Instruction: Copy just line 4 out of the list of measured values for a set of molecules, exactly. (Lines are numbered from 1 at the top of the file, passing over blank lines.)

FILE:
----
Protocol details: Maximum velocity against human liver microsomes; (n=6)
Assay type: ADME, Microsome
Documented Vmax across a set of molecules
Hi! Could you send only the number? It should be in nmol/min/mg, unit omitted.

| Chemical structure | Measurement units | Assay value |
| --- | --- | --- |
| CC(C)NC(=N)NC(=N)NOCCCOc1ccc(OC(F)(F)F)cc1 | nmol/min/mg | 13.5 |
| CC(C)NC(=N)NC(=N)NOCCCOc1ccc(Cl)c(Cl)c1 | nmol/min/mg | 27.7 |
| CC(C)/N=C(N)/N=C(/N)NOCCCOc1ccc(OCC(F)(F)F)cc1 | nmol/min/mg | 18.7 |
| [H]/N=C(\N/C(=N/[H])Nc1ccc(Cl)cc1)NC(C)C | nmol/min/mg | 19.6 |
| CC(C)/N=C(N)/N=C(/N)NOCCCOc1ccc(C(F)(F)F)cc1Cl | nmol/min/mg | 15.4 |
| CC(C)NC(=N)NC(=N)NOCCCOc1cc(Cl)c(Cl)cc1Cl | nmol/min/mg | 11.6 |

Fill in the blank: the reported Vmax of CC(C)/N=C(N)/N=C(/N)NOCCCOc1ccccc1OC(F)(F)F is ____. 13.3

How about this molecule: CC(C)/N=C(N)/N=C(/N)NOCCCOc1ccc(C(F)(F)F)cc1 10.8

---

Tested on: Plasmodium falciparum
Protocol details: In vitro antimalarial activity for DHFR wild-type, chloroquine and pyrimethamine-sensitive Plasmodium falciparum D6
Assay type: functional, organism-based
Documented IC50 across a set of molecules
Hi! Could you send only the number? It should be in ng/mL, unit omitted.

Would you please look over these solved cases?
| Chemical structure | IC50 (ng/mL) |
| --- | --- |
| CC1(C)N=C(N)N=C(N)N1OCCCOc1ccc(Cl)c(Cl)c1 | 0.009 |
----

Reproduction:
Hi! Could you send only the number? It should be in nmol/min/mg, unit omitted.